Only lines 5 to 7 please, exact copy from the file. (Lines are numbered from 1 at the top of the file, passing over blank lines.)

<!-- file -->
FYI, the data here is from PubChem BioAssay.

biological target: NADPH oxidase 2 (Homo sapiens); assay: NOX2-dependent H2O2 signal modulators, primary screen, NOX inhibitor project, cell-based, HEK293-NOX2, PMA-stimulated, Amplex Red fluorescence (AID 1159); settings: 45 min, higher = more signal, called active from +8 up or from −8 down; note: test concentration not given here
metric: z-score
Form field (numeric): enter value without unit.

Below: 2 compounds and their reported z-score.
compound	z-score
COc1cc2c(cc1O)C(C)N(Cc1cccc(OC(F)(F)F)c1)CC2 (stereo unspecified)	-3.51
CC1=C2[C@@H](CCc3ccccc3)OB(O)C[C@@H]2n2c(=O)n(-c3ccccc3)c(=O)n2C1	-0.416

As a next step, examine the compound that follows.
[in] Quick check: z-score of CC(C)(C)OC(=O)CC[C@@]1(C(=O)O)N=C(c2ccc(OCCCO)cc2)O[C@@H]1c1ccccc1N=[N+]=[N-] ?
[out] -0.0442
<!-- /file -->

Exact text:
Below: 2 compounds and their reported z-score.
compound	z-score
COc1cc2c(cc1O)C(C)N(Cc1cccc(OC(F)(F)F)c1)CC2 (stereo unspecified)	-3.51